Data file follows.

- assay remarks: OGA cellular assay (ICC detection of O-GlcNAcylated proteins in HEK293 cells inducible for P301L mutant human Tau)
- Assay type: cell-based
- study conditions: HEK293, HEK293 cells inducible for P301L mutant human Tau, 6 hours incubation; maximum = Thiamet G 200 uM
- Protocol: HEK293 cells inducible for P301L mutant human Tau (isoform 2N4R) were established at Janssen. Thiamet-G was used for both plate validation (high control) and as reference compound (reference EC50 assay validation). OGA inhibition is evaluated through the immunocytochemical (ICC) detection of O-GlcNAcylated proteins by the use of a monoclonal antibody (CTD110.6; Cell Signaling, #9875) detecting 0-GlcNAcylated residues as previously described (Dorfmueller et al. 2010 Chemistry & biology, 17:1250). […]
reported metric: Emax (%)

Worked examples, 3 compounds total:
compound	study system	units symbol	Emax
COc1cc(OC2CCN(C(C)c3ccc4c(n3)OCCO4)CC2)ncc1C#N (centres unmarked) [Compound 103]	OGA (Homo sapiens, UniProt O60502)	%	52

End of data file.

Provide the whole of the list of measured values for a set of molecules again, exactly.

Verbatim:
- assay remarks: OGA cellular assay (ICC detection of O-GlcNAcylated proteins in HEK293 cells inducible for P301L mutant human Tau)
- Assay type: cell-based
- study conditions: HEK293, HEK293 cells inducible for P301L mutant human Tau, 6 hours incubation; maximum = Thiamet G 200 uM
- Protocol: HEK293 cells inducible for P301L mutant human Tau (isoform 2N4R) were established at Janssen. Thiamet-G was used for both plate validation (high control) and as reference compound (reference EC50 assay validation). OGA inhibition is evaluated through the immunocytochemical (ICC) detection of O-GlcNAcylated proteins by the use of a monoclonal antibody (CTD110.6; Cell Signaling, #9875) detecting 0-GlcNAcylated residues as previously described (Dorfmueller et al. 2010 Chemistry & biology, 17:1250). […]
reported metric: Emax (%)

Worked examples, 3 compounds total:
compound	study system	units symbol	Emax
COc1cc(OC2CCN(C(C)c3ccc4c(n3)OCCO4)CC2)ncc1C#N (centres unmarked) [Compound 103]	OGA (Homo sapiens, UniProt O60502)	%	52